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The Most Famous Dungeons & Dragons Adventures Ranked Worst To Best

Dungeons & Dragons has a controversial history, but right now, it's experiencing an incredible renaissance. Thanks to a streamlined set of rules released in 2014, the ease of playing with distant friends online, and high-profile celebrity gaming projects like Critical Role and The Adventure Zone, a whole generation of new players are diving right into the world of tabletop adventure. And that means they're discovering that not all dungeons are created equal.

In the 40+ year history of D&D, there have been hundreds of adventures published for players to experience, sending them to unknown islands, keeps on the borderlands, and all kinds of horrific tombs. Over the years, the sites of a few of those adventures have become famous, but it's not always because they lead to a fun time. While some are an absolute blast, others are a bit more maddening. So without further ado, here are the most famous D&D adventures, ranked from worst to best.

Tomb of Horrors is classic Dungeons and Dragons ... but it's not much fun

Originally designed by D&D co-creator Gary Gygax as the ultimate test for players competing at the first-ever Origins gaming convention in 1975, Tomb of Horrors lives up to its name. It's an infamously lethal deathtrap — one loaded with seemingly impossible puzzles and sadistic hazards with dire consequences for even the smallest misstep — that's sent countless players to their doom as they've tried to plunder the treasure of a phenomenally powerful demilich called Acererak. That level of difficulty and danger has given it a legendary status among D&D fans, making it one of the most well-known, and even beloved, adventures of all time. The thing is, it's not actually fun to play.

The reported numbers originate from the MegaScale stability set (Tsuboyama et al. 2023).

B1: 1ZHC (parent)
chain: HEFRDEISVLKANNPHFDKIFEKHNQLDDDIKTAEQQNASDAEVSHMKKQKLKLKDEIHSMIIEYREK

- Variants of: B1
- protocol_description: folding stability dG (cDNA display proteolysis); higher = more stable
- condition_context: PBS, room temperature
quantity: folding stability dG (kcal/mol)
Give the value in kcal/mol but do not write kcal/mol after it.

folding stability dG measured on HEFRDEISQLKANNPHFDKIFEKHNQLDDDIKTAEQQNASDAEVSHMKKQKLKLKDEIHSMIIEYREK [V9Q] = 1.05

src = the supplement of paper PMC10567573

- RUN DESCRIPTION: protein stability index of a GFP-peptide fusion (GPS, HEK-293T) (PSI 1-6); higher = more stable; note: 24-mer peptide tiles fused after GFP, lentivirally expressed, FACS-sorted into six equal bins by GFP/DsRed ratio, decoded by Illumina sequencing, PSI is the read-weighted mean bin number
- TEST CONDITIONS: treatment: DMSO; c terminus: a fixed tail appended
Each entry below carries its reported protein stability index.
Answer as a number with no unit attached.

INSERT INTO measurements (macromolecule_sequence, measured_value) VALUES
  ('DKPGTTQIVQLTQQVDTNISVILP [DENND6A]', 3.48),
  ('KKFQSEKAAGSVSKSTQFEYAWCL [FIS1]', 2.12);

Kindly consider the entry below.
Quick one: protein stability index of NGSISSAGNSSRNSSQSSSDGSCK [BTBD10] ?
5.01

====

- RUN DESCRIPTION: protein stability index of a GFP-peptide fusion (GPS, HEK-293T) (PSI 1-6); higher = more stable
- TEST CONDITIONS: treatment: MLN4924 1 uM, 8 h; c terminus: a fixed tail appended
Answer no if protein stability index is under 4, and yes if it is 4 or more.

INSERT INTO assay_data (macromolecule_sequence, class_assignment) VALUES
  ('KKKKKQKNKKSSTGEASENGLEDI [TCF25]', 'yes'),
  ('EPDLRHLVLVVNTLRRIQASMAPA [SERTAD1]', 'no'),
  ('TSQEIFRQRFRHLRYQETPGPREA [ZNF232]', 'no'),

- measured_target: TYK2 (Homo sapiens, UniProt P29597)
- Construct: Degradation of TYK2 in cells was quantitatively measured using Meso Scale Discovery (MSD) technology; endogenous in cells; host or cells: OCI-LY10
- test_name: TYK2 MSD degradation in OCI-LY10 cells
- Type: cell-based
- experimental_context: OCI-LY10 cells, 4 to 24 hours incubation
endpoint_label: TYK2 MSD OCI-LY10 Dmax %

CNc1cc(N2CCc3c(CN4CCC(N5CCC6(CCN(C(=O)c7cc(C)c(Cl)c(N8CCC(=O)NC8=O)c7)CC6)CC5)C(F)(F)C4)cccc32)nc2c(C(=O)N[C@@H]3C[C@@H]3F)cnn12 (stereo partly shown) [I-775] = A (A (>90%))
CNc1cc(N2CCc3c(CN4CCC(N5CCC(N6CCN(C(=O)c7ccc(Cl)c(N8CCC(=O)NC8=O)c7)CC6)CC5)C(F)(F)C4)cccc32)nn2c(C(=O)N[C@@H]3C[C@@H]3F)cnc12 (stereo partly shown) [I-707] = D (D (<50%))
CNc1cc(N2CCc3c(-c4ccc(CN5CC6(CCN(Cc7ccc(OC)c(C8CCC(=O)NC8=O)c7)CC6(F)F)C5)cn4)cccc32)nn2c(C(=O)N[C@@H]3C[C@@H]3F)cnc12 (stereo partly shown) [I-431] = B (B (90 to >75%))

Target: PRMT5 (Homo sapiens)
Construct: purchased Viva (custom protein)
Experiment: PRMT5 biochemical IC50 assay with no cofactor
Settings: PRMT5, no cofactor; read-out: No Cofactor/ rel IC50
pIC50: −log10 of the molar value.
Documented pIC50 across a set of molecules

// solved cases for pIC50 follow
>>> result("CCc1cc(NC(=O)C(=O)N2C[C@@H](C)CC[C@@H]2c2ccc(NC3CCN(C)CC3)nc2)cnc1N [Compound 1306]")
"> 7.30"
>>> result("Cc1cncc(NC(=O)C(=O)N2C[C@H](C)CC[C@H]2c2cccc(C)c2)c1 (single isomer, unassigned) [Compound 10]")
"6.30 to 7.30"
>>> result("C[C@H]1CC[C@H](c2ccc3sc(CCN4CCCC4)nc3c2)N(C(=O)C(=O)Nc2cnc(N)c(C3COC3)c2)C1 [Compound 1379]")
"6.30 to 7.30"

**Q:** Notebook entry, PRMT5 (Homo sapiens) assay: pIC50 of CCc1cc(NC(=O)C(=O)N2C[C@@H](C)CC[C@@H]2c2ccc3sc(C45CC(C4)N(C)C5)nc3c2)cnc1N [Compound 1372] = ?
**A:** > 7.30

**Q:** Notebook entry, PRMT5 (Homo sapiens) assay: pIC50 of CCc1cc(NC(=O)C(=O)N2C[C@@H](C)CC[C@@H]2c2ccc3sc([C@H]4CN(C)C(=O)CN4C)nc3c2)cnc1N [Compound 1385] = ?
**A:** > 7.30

To be entirely fair, it's not really meant to be. Gygax designed it to be a punishing meat grinder specifically for "expert" players, who were warned in advance that they'd need to be very, very careful to make it more than ten feet into the dungeon without being instantly and irrevocably destroyed. Even so, it's hard to imagine that most players wouldn't be frustrated to the point of table-flipping. There's the "Three-Armed Gargoyle Statue," that requires you to put a gem in each of its hands and watch it crush them to powder three times — nine gems total, a small fortune for your above-average adventurer — and even then, it provides a treasure that's specifically written to be both invisible and easy to lose. There's the "Cavern of Golden and Silver Mists," where you'll find a trap causing you to "become an idiot." There's the "Huge Pit Filled with 200 Spikes," which ... well, you can probably figure that one out.